States are reopening their manufacturing sectors. Here’s what they must follow.
Tuesday, June 02, 2020
The manufacturing industry will have a significant role in the coming economic recovery, so there is optimism to be had with the news of the sector reopening in many places.
But worker safety must be of paramount importance. As we cautiously go into our next phase of battling this pandemic, manufacturing companies are preparing to protect workers from the spread of COVID-19.
Manufacturers of oil and gas, autos, aircraft, and even high-demand industries like food processing have all been struck by COVID-19. As restrictions are eased cautiously, these industries are gearing up, but with the promise of strict adherence to state guidelines.
In reopening, employers have to meet safety standards for the workplace set by the state government and health departments. They and their workers must follow all appropriate social distancing protocols and other safety measures mentioned in various guidelines.
Businesses now have a plethora of state-provided best practices to follow as multiple industries reopen in phases. Gloves, masks, disinfectants, sanitizing products will become an integral part of these operations to slow the spread of a highly contagious virus.
New safety guidelines will build on existing operating models to make social distancing easy for employees. Entire workplaces have to be reengineered to increase the distance between employees; cafeterias will only serve prepackaged food; and large gatherings are to be avoided in break rooms and cafeterias.
Facilities with highly manual work should reopen in a phased manner, and in places where employees cannot maintain physical distance, partitions between workers will be required. Employers will also have to adjust operations and work schedules to minimize contact across workers, reduce density in the facility, and prevent congestion.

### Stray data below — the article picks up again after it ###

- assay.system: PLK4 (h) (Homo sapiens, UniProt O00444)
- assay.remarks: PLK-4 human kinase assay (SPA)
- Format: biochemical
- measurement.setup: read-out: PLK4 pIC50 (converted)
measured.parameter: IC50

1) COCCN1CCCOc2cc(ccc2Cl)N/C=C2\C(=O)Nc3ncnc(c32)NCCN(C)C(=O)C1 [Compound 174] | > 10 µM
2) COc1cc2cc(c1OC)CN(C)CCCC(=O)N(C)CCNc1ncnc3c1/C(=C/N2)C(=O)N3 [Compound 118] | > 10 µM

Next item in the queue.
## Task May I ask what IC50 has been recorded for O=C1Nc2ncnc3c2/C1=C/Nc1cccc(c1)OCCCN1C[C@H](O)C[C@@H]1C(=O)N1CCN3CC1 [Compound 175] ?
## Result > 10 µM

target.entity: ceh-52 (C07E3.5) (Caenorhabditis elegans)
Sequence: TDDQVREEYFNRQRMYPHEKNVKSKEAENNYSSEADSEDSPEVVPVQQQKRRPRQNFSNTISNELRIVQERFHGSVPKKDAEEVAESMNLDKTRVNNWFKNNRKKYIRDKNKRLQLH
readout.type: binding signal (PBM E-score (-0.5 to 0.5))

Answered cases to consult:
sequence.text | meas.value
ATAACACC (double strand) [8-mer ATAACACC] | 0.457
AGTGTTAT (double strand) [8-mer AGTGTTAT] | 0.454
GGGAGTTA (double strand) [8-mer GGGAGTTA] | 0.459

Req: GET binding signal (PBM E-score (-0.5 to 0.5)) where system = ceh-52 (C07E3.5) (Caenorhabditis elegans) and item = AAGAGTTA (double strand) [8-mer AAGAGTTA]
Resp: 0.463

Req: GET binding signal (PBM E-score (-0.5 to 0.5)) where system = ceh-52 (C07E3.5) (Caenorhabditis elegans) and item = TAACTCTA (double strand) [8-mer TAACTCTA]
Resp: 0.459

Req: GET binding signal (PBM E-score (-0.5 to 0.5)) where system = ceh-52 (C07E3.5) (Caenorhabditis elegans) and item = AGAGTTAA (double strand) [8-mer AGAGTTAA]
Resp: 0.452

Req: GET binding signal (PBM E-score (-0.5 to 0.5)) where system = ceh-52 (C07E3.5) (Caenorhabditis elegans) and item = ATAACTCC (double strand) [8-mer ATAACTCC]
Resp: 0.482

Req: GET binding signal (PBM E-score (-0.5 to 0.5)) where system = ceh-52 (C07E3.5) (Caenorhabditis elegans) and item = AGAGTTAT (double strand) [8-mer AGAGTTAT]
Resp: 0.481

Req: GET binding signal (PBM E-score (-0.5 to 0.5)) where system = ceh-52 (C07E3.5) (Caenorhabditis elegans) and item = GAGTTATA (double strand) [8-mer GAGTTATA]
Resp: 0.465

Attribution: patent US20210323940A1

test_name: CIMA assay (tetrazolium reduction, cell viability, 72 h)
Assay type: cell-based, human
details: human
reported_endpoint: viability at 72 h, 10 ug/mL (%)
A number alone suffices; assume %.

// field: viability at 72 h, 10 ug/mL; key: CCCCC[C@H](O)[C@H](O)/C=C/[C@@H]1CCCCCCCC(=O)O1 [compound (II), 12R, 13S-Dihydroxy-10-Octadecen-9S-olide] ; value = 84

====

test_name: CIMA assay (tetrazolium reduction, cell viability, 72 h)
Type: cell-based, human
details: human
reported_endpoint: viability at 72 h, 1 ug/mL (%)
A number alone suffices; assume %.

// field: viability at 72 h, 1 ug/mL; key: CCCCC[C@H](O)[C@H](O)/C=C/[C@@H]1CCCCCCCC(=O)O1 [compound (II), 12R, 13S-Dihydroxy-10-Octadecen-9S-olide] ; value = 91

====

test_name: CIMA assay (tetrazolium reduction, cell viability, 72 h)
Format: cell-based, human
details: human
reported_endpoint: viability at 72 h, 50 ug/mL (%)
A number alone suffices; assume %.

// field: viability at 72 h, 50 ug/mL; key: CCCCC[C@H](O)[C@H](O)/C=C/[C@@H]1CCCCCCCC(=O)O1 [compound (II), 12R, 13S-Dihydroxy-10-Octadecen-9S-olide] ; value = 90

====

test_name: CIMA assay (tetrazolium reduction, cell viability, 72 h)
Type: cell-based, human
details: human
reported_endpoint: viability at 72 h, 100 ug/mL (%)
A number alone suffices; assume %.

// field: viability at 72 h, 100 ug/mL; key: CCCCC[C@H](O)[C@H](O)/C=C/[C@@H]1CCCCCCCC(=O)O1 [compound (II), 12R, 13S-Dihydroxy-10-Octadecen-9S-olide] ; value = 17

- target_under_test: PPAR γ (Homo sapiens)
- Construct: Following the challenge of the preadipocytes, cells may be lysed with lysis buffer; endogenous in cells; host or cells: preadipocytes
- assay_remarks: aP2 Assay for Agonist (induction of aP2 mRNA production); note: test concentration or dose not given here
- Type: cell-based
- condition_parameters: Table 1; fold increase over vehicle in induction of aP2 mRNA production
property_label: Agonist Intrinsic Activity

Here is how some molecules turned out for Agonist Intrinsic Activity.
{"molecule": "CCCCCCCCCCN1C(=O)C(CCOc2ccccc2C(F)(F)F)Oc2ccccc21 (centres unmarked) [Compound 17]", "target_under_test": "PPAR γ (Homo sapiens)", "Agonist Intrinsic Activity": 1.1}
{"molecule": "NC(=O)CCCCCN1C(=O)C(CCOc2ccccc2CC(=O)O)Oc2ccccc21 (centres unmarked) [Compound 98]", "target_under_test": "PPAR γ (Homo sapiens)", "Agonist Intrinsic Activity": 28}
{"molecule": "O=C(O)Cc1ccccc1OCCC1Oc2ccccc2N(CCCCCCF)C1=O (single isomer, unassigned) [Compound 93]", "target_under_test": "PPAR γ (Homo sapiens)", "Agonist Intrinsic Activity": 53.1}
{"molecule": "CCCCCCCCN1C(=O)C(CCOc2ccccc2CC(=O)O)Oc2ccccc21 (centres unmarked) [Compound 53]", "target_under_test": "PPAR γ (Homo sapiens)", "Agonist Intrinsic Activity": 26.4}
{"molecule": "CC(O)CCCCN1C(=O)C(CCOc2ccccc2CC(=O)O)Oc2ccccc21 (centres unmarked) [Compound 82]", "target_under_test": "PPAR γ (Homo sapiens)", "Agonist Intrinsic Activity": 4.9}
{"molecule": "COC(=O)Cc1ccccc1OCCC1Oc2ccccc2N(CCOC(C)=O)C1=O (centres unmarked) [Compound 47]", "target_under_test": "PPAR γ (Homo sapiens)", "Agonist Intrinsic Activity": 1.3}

While the responsibility of compliance will fall on employers, state officials do not want to have to issue fines unless necessary.
Workers are encouraged to self-identify symptoms or any close contact with someone who is known to have or is suspected of having COVID-19. If any worker contracts the virus, employers must notify the local board of health immediately. The workplace then must be shut down for deep cleaning and disinfecting. Elderly workers or those susceptible to contracting the virus are encouraged to stay home.
California Gov. Gavin Newsom also announced a list of health guidelines that manufacturers, warehouses, retailers, and others must follow to resume business operations. Manufacturing facilities and warehouses that support retailers like clothing, books, and sporting goods have been allowed to restart operations slowly but with modifications.
The state is allowing some regional variation where some counties will move deeper into subsequent stages if they can prove the protection of essential workers, adequate testing and contact tracing, and no deaths. These counties also have to prove that they can manage a surge of cases if there is a resurgence and protect the most vulnerable populations.
In New York, Gov. Andrew Cuomo is allowing many rural regions and smaller cities of upstate New York to reopen first, industry by industry. These areas have been spared the brunt of the coronavirus outbreak and can ease back to normalcy first.
Elsewhere in the worst-hit state in the country, construction, manufacturing, and curbside retail pickups are among the first wave of businesses set to resume operations. All have to follow the strict plans outlining how they will prevent the further spread of COVID-19.
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